Photo by Christoffer Sjostrom
Q: Knowing what you do now, what would you (and Brew) do differently if you had to do it over again?

A: We would have structured our support crew (the extra helpers) a little differently, and I wouldn't have tried for such high miles in Maine and New Hampshire, but overall, I think we planned and executed very well. Part of going after a trail record is realizing that you are not in control. the ability to adapt and remain flexible is very important.

Q: Describe the moment you learned you were nominated for the National Geographic Adventurer of the Year. What was going through your head?

A: "Are you sure you want me?" Ha ha. I was honored to be nominated, and I was excited about the positive attention that it will bring to hiking, women in the outdoors and the Appalachian Trail. Looking at the other adventures they all survived a lot more danger than I did. I like to think that adventure doesn't have to be reckless. The key is exploration, and Brew and I were certainly exploring what was possible for humans on the Appalachian Trail. I think the fact that we believed that a hiker and a woman could hold the record when it had always been held by men and mostly by trail runners, will continue to impact other adventures and adventurers.

Q: What's next for you? Any other record-breaking attempts?

A: Life is pretty normal for us most of the time. Brew is a teacher in Asheville and I started my own hiking company, Blue Ridge Hiking Co, that I run out of our house.  We try to get out on the trail as much as possible during the year, and next summer Brew will choose our hiking adventure. Fair is fair, right?! (I think right now he is learning toward exploring some long distance trails in Europe and maybe even Iceland.)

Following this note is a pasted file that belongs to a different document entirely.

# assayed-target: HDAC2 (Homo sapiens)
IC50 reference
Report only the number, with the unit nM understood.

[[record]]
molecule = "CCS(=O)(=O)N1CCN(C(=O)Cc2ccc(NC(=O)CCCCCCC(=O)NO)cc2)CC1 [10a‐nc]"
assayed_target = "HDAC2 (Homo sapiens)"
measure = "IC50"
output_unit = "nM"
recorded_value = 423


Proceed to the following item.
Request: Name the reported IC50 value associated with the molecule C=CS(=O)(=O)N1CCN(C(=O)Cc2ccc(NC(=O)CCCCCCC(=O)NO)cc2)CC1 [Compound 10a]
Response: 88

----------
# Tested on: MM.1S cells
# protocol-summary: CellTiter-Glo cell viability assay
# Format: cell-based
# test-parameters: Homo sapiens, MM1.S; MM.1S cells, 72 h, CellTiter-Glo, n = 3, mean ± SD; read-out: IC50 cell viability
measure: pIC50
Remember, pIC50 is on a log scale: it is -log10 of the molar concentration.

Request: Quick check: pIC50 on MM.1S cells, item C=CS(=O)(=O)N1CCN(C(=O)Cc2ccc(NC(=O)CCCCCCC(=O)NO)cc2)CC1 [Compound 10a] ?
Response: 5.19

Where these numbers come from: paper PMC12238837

Q: Your husband Brew has written the book, 46 Days, chronicling the trek. Where can people pick up a copy?

A: Well they just came out, so while I hope they will arrive on the shelves of most local book stores and outdoor stores very soon, I know that Diamond Brand put in an advanced order and has some in stock.

Q: Is there anything else you care to share?

A: I feel very fortunate to have grown up in Western North Carolina and reside in Asheville. People come to our mountains from all over the world to go hiking. We are very close to the Smokies, and we have the Appalachian Trail and Mountains to Sea Trail running through our back yard. We also back up to Pisgah National Forest - what a jewel! I hope that I can help other Asheville residents and visitors appreciate the amazing natural gifts that surround us, and learn to enjoy them – on their own terms.

We agree Jennifer and congratulations on your success!